At this point in the development of the struggle, any group that claims solidarity with black liberation, but has not been fighting the cops and rioting in the streets, or directly providing aid and support to such activities, is irrelevant. There are no excuses. We have met women, children, parents, elders, undocumented people, people in wheelchairs, on crutches, coming from all genders, abilities, and races imaginable, all throwing down in one way or another during street riots. For those who engage the police in battle, the time for words and social media posts are over. This kind of symbolic anti-racism and solidarity – which has been the bread and butter of liberals and leftists for decades now – has been exposed for the joke that it really is. Solidarity with the movement requires risking your skin. This is not an abstraction; this is exactly what black proletarians are doing.
And it is not only the white, Asian, indigenous, and latinx left that ignores the most dynamic and militant aspects of this uprising, it is also the major black intellectuals and radicals of our time. This should be no surprise, as a similar split occurred among radical intellectuals during World War I in the Second International and again in national liberation struggles during World War II and after.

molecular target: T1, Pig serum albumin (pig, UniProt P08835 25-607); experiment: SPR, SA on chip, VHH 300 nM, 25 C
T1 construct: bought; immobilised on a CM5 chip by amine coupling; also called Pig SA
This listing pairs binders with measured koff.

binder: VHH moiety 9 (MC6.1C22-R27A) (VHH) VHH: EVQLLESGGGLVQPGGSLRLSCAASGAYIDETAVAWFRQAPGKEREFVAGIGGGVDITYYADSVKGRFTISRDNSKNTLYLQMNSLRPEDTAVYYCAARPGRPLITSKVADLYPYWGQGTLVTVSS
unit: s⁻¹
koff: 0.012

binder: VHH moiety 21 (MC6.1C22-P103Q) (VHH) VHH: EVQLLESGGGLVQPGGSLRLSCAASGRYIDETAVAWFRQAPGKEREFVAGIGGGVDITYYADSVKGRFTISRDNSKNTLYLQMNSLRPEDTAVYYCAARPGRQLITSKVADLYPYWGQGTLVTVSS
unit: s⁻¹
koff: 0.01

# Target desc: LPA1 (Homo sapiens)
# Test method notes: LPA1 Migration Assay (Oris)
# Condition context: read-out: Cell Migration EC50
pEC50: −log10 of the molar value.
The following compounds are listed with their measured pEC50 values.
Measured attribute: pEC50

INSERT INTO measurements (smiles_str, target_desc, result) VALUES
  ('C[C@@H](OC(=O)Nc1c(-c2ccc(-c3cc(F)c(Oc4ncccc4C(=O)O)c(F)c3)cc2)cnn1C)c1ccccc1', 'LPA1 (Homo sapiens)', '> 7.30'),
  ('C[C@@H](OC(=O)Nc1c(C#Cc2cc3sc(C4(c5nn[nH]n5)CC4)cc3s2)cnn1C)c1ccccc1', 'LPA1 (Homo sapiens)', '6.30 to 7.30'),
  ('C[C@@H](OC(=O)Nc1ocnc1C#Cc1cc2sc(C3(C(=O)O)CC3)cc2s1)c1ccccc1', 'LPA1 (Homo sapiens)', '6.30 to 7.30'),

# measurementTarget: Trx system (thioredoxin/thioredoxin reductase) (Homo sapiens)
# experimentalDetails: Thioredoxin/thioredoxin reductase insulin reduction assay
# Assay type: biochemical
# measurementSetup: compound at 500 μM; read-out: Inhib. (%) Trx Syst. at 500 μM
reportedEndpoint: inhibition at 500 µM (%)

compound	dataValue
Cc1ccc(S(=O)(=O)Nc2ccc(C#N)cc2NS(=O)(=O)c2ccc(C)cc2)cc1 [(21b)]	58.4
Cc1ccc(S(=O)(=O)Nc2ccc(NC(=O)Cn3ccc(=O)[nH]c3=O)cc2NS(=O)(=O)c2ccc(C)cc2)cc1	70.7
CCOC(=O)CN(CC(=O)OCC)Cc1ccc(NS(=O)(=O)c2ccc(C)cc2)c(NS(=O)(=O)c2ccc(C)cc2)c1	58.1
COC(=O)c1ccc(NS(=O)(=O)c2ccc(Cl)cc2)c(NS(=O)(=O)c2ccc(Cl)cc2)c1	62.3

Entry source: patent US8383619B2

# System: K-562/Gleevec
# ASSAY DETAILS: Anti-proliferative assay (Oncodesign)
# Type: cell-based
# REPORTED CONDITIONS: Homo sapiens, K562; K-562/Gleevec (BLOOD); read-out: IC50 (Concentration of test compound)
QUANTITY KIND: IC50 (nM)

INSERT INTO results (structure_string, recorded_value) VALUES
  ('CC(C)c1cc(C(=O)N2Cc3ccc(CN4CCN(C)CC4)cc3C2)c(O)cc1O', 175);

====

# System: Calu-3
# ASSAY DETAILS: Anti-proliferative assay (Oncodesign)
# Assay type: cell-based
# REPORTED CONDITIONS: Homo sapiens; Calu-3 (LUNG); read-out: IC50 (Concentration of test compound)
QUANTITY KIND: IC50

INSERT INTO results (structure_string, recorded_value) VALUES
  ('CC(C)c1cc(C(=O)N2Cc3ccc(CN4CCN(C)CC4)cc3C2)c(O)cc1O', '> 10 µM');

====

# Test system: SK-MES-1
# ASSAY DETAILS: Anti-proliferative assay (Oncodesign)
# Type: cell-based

For all the radical rhetoric of marxism, in terms of its actual deeds and practice, most of the radical left has accommodated itself to the status quo. The law has expanded in response to class conflicts and anti-racist struggles to the point that plenty of harmless forms of activism can be engaged in, but they are simply a new prison for activists and movements. Previous generations have won victories and expanded the law so that we can safely denounce wars, march almost anywhere we wish, and say whatever we want. This range of legality seems like a victory, but has also become a trap that leftist organizations treat as a principle. The fact of the matter is that leftist organizations are simply not prepared to deal with the illegal nature of the revolutionary struggles and politics that are taking place in the present moment. The black proletariat continues to show a practical commitment to fighting the police, setting fire to carceral infrastructure, and looting the commodities of this dying capitalist system. When these are the tactics of the proletariat in motion, what kind of organizational forms make sense?